"I left to live in the town. But then it all started again. There are a lot of Dogon in this town, the Fulani are practically all gone.

"I was covering a demonstration against the absence of the state. The Dogon yelled at me, asked why I was recording with my mobile phone. 'I'm a journalist!' I said.

"They were after me. I took refuge at the police station. I filed a complaint but so far nothing has been done.

"It doesn't surprise me that the jihadists accuse me of being an informer because of my work at the radio station -- but those people thinking I'm a jihadist because I'm Fulani, that's so messed-up."

Bachir became an Arabic teacher in a central town. He still works with his radio station, but remotely.

- Rokia, from a fishing family -

The smell of fish fills the small straw hut, as the flies swarm around. Rokia, a distraught woman aged about 50, bursts into tears.

She is from the Bozo ethnic group which traditionally practises fishing.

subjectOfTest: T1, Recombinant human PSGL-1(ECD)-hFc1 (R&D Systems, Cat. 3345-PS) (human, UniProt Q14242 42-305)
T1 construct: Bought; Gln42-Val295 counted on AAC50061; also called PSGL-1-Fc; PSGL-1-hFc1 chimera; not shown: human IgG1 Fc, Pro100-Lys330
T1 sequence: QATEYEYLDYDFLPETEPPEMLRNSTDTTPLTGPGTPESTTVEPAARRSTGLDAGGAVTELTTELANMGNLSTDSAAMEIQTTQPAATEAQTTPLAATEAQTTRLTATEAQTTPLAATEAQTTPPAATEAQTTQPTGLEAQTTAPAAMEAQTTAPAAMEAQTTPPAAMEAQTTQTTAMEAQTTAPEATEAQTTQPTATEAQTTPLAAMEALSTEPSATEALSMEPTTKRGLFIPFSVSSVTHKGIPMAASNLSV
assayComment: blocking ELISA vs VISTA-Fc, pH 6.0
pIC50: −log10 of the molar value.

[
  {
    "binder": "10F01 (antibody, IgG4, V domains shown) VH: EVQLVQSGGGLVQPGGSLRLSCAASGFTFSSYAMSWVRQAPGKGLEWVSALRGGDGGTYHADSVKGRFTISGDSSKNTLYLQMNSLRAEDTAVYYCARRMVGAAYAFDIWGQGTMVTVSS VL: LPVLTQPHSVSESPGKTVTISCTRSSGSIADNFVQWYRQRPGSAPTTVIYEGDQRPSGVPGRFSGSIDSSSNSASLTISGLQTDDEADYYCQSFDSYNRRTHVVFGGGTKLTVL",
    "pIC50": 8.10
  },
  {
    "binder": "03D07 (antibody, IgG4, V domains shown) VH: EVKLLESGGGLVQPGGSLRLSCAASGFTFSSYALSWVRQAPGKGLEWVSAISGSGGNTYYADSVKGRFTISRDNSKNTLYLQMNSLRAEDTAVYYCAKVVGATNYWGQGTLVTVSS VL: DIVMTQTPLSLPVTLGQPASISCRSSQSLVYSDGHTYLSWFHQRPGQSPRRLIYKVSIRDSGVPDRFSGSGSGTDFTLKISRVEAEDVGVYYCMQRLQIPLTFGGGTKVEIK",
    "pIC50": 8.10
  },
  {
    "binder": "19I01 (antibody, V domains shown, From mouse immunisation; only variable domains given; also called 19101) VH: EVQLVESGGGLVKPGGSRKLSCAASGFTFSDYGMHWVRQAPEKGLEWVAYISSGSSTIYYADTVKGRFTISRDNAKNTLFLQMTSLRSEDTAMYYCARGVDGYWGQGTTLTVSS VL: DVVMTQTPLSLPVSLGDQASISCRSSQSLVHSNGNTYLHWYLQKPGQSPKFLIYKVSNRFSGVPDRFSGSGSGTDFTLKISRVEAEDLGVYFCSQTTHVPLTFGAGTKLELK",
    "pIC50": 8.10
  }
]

Like many civilians caught up in the conflict, she still cannot comprehend events that day in 2018 when most of her family was kidnapped on the banks of the Niger.

"We were in five wooden pirogue canoes. We were going up the river as a family. Armed men on the bank signalled to us. It was a checkpoint.

"If we hadn't stopped, they'd have killed us, so we stopped. They asked the men to get out to be checked. My husband Ba, my brothers Amadou and Sinbarma, my sons Mahamat and Lassana, were among the 23.

"I went to talk to the jihadists. I tried to tell them they didn't need to do that, we have nothing against them. I said to them we were only there to fish and nothing else. They told me that it was for God that they were there.